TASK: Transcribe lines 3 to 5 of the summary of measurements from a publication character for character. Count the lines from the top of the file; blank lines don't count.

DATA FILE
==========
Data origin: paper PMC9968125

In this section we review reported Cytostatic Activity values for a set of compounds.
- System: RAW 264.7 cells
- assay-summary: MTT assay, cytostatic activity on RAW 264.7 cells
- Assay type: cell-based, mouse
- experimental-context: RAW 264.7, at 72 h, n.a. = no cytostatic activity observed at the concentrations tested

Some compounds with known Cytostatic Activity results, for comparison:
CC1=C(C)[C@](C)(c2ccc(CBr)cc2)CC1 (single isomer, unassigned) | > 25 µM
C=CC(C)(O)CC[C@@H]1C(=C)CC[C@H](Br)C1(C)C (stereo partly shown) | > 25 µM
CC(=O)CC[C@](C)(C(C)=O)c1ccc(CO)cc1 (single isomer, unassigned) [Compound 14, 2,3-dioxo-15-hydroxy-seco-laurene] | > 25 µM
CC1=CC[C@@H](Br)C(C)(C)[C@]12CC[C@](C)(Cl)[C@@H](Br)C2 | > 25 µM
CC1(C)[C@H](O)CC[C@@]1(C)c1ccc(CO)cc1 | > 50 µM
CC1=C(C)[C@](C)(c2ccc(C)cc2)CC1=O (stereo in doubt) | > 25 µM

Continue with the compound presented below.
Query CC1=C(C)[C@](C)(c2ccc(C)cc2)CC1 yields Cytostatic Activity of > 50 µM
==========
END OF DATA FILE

- System: RAW 264.7 cells
- assay-summary: MTT assay, cytostatic activity on RAW 264.7 cells
- Assay type: cell-based, mouse